Cotton Spinning and Weaving
Till the early eighteenth century, spinning had been a slow and laborious process. A series of technological inventions helped in increasing the speed of spinning so that it could match with the speed of weaving. From the 1780s, the British cotton textiles industry had two features, which were also seen in other industries. Raw cotton had to be entirely imported, and a large part of the finished cloth was exported. This helped in sustaining the process of colonization. The industry was heavily dependent on women and children for labor.
Hydraulic power from water had been used for centuries. But it was limited to certain areas, seasons and by the speed of flow of water. Steam power provided pressure at high temperatures. This meant the steam power was the only source of energy that was reliable and inexpensive enough to make machinery itself.
Coal mines were becoming deeper to satiate the increasing demand for coal and metals. Flooding was s serious problem in deep mines. Thomas Savery (1650-1715) built a model steam engine (called Miner’s Friend) in 1698 to drain mines. The Miner’s Friend was slow, could work only in shallow depths, and its boiler burst under high pressure.
Thomas Newcomen (1663-1729) made another steam engine in 1712. This engine had the defect of losing energy due to continuous cooling of the condensing cylinder.
James Watt (1736-1819) developed a new steam engine in 1769. This invention changed the steam engine from being a mere pump into a ‘prime mover’. Now, the steam engine was capable of powering machines in factories. By the end of the eighteenth century, Watt’s steam engine was beginning to replace hydraulic power. Steam engine witnessed further improvements, and in 1840 the British steam engines were generating more than 70% of all European horsepower.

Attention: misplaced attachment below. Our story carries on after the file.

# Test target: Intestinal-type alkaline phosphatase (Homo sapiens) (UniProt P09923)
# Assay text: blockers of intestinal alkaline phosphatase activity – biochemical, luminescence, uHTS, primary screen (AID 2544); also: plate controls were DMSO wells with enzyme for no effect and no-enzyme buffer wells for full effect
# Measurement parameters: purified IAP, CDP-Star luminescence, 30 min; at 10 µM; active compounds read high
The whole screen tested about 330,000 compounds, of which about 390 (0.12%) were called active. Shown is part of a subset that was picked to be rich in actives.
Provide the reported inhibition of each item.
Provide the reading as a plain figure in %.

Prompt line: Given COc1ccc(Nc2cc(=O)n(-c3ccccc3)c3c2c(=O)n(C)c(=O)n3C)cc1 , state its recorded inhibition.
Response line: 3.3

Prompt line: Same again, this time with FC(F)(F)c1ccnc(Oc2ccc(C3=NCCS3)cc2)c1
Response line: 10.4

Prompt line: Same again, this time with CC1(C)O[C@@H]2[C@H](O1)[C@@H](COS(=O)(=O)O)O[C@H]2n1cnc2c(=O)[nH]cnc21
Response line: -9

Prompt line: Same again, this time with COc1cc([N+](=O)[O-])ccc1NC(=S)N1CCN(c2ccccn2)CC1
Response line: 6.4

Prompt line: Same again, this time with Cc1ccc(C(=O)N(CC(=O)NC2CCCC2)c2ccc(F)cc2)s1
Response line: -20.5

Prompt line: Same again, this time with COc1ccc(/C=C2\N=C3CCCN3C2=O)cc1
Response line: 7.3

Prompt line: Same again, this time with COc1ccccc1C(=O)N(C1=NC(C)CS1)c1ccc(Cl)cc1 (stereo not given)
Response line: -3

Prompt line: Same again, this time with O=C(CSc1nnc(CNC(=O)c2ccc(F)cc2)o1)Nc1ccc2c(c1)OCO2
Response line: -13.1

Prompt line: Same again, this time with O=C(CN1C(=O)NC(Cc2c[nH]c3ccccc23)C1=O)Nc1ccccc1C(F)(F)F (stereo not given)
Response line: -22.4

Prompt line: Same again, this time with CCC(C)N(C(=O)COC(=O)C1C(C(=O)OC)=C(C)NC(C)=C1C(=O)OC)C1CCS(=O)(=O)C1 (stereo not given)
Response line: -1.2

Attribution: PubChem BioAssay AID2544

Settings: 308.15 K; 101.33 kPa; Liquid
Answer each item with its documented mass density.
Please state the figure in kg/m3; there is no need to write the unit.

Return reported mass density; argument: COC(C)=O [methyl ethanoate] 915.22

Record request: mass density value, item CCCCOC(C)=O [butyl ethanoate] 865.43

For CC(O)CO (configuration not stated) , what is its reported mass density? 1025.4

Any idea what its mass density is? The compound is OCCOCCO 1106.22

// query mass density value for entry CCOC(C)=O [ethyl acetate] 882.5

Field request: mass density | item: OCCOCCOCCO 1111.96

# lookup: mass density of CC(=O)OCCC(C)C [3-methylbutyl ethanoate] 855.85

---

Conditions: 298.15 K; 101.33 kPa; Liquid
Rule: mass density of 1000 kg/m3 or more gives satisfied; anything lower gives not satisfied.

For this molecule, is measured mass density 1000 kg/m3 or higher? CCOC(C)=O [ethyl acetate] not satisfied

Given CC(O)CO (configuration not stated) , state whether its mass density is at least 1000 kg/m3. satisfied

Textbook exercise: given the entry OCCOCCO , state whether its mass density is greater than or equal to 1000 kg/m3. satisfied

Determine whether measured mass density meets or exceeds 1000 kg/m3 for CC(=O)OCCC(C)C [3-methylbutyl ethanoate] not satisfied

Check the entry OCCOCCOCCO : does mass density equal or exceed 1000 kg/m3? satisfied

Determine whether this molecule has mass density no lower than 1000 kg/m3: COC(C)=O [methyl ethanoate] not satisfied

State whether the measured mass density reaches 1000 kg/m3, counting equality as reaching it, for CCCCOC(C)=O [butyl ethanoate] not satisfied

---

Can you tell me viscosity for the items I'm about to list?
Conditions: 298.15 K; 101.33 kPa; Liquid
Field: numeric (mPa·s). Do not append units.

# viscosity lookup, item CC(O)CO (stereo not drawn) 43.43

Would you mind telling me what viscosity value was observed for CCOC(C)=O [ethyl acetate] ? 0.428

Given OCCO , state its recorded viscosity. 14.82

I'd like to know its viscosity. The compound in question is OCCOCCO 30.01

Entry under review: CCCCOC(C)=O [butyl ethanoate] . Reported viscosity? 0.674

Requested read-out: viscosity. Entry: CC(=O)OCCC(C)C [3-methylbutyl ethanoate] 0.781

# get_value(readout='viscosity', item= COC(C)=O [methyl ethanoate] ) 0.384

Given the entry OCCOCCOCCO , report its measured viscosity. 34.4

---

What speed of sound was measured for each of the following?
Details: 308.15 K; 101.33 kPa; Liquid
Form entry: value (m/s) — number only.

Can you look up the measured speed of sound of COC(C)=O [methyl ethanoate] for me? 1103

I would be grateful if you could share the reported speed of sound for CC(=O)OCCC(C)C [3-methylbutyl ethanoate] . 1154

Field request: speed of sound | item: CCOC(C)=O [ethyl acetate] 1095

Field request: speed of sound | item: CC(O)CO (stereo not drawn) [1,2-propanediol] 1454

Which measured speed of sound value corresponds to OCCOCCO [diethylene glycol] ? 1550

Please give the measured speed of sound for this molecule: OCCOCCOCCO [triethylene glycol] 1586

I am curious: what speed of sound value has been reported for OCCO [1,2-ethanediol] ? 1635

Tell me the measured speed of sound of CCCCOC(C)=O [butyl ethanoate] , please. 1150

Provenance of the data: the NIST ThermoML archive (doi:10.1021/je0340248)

Canals and Railways
Coal was the primary source of energy for industry and for heating and lighting in cities. It was expensive and time-consuming to transport coal by road. Hence, canals were built to transport coal to cities. Canals were generally built by big landowners to increase the value of mines, quarries or forests on their lands. The confluence of canals created marketing centres in new towns. For example, the city of Birmingham grew because it was at the heart of a canal system connecting London, the Bristol Channel, and the Mersey and Humber rivers. The period from 1788 to 1796 is known as the ‘Canal Mania’. During this period, 46 new canal projects saw the light of the day. More than 6,000 miles of canal were built over the next 60 years.
Stephenson’s Rocket was the first steam locomotive which appeared in 1814. The iron track replaced the wooden track in the 1760s. The invention of railways took the process of industrialization to the next stage. In the 1830s, transport through canals presented several problems. Vessels’ movement became slow on certain stretches of canals because of congestion. Frost, flood or drought limited the time of their use. The railways opened a convenient alternative. About 6,000 miles of railways was built in Britain between 1830 and 1850. The railways used vast amounts of coal and iron, employed large number of workers and boosted activity in the construction and public works industries.